Purpose: We investigated the relationships between hospital surgical volume, surgical outcome, care plans indicated in critical pathways and actual perioperative care using data from a nationwide survey for radical prostatectomy.
Materials and methods: In this study, urologists from 155 hospitals in Japan cooperated in submitting the data of 4,029 patients who underwent radical prostatectomy in 2007, and the perioperative care plan in critical pathways. Of these, we analyzed data of 3,499 patients undergoing open radical prostatectomy and minimum incision endoscopic radical prostatectomy.
Results: Increasing hospital volume was associated with decreased proportion of open radical prostatectomy (p < 0.001). As the hospital volume increased, surgical duration was significantly shorter (p < 0.001) and bleeding volume decreased (p < 0.004). Analyses of perioperative care suggested that low-volume hospitals (<15 patients annually) were likely to have longer care than medium-volume (15-29 patients per year) or high-volume (≥30 patients per year) hospitals, and the length of actual care was prolonged in the low-volume hospitals. Multivariate logistic regression analysis suggested that the occurrence of postoperative complications was significantly associated with surgeon's volume (p = 0.004), patient age (p = 0.001), preoperative anticoagulant therapy (p = 0.045), coexistent diabetes mellitus (p = 0.009), surgical duration (p = 0.002) and bleeding volume (p < 0.001), but not hospital volume.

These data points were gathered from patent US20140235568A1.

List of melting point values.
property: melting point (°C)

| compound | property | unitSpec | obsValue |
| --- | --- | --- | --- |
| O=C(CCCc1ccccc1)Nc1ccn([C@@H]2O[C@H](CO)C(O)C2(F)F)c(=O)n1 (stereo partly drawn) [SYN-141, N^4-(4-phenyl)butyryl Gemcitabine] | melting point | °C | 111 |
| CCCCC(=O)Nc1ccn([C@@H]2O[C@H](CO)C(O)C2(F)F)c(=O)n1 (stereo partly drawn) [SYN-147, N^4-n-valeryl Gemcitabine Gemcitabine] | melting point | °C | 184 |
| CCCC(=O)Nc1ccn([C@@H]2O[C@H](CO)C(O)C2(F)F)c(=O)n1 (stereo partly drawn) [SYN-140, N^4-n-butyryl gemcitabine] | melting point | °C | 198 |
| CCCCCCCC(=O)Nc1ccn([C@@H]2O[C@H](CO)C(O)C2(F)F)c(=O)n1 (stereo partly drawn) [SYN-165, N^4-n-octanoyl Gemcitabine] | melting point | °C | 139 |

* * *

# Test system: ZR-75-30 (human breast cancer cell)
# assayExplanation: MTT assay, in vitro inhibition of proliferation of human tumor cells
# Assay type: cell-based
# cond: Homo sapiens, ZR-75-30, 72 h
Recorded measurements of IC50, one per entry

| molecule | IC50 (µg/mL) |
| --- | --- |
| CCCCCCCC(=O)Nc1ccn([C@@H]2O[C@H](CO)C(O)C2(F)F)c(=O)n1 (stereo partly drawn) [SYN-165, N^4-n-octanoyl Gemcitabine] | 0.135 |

Conclusions: Urologists in high-volume hospitals appeared to attempt new types of surgery. Hospital surgical volume was strongly associated with the surgical duration, bleeding volume and planned and actual perioperative care; however, it was not associated with postoperative complications.